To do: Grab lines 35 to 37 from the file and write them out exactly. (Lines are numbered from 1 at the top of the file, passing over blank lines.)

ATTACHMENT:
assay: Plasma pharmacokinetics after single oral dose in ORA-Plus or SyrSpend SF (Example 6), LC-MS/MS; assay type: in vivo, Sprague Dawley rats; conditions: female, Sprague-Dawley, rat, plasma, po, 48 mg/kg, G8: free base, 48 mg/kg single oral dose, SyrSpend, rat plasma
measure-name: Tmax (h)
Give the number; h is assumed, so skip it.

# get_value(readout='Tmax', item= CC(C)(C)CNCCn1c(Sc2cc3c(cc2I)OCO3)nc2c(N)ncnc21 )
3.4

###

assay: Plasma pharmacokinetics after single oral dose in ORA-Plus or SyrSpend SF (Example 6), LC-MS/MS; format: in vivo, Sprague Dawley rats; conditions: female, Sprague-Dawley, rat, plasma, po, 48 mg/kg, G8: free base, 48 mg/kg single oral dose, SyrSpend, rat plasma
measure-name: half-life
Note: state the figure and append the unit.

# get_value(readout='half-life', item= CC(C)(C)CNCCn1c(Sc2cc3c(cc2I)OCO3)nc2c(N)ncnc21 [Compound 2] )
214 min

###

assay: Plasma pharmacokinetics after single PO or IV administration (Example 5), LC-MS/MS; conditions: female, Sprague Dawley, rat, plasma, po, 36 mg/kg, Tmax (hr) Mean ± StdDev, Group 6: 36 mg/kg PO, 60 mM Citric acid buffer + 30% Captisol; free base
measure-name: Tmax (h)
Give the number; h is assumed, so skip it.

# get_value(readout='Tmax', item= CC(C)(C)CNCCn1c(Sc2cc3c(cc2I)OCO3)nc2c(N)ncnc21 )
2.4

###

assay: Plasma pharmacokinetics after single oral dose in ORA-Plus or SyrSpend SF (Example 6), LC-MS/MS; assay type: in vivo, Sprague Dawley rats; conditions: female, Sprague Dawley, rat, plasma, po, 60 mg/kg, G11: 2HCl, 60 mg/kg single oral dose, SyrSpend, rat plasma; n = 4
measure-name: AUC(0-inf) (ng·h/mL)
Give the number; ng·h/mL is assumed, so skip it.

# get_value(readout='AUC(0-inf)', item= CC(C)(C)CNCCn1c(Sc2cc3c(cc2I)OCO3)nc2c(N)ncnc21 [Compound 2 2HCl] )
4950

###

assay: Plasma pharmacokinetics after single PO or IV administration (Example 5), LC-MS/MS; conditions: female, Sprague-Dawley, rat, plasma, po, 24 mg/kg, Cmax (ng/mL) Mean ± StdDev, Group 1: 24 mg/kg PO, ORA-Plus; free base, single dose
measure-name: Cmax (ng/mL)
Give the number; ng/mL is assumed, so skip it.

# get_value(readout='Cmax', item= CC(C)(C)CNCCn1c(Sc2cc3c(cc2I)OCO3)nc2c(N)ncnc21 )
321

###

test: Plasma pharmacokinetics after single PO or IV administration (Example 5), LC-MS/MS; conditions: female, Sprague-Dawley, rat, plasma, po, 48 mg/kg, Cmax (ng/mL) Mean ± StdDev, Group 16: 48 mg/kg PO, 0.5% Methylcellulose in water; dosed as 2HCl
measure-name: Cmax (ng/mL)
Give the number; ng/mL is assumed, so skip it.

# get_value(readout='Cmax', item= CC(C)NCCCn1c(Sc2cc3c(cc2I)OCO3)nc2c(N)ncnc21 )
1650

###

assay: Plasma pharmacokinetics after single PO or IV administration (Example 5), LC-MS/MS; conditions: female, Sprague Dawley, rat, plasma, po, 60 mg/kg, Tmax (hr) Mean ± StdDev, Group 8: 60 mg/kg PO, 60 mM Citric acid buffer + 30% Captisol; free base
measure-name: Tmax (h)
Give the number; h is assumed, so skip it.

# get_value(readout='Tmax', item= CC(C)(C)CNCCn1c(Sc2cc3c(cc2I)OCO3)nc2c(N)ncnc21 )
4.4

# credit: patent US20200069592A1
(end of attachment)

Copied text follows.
1650

###

assay: Plasma pharmacokinetics after single PO or IV administration (Example 5), LC-MS/MS; conditions: female, Sprague Dawley, rat, plasma, po, 60 mg/kg, Tmax (hr) Mean ± StdDev, Group 8: 60 mg/kg PO, 60 mM Citric acid buffer + 30% Captisol; free base